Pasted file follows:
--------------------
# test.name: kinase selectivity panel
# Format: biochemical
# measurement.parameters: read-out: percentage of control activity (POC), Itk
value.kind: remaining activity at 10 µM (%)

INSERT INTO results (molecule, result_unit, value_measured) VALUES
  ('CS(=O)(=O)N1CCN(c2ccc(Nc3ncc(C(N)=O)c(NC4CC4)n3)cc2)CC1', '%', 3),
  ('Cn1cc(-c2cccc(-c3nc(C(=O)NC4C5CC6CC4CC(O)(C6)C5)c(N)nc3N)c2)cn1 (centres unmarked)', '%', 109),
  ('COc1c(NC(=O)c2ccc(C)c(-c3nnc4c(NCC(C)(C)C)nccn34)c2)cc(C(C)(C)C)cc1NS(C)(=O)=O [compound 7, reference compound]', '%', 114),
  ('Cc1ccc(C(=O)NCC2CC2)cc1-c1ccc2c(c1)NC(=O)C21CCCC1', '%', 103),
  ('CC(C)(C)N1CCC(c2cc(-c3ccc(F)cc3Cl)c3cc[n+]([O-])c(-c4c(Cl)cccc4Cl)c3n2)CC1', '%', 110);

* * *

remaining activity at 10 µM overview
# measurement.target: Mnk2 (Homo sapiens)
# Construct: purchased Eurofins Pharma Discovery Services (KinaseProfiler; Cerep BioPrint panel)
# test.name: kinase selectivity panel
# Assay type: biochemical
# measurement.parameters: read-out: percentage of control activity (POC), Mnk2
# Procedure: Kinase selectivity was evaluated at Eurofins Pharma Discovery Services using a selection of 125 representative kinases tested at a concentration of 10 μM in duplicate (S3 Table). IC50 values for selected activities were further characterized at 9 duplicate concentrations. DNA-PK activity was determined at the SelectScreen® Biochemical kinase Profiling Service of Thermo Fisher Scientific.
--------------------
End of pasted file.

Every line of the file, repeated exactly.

# test.name: kinase selectivity panel
# Format: biochemical
# measurement.parameters: read-out: percentage of control activity (POC), Itk
value.kind: remaining activity at 10 µM (%)

INSERT INTO results (molecule, result_unit, value_measured) VALUES
  ('CS(=O)(=O)N1CCN(c2ccc(Nc3ncc(C(N)=O)c(NC4CC4)n3)cc2)CC1', '%', 3),
  ('Cn1cc(-c2cccc(-c3nc(C(=O)NC4C5CC6CC4CC(O)(C6)C5)c(N)nc3N)c2)cn1 (centres unmarked)', '%', 109),
  ('COc1c(NC(=O)c2ccc(C)c(-c3nnc4c(NCC(C)(C)C)nccn34)c2)cc(C(C)(C)C)cc1NS(C)(=O)=O [compound 7, reference compound]', '%', 114),
  ('Cc1ccc(C(=O)NCC2CC2)cc1-c1ccc2c(c1)NC(=O)C21CCCC1', '%', 103),
  ('CC(C)(C)N1CCC(c2cc(-c3ccc(F)cc3Cl)c3cc[n+]([O-])c(-c4c(Cl)cccc4Cl)c3n2)CC1', '%', 110);

* * *

remaining activity at 10 µM overview
# measurement.target: Mnk2 (Homo sapiens)
# Construct: purchased Eurofins Pharma Discovery Services (KinaseProfiler; Cerep BioPrint panel)
# test.name: kinase selectivity panel
# Assay type: biochemical
# measurement.parameters: read-out: percentage of control activity (POC), Mnk2
# Procedure: Kinase selectivity was evaluated at Eurofins Pharma Discovery Services using a selection of 125 representative kinases tested at a concentration of 10 μM in duplicate (S3 Table). IC50 values for selected activities were further characterized at 9 duplicate concentrations. DNA-PK activity was determined at the SelectScreen® Biochemical kinase Profiling Service of Thermo Fisher Scientific.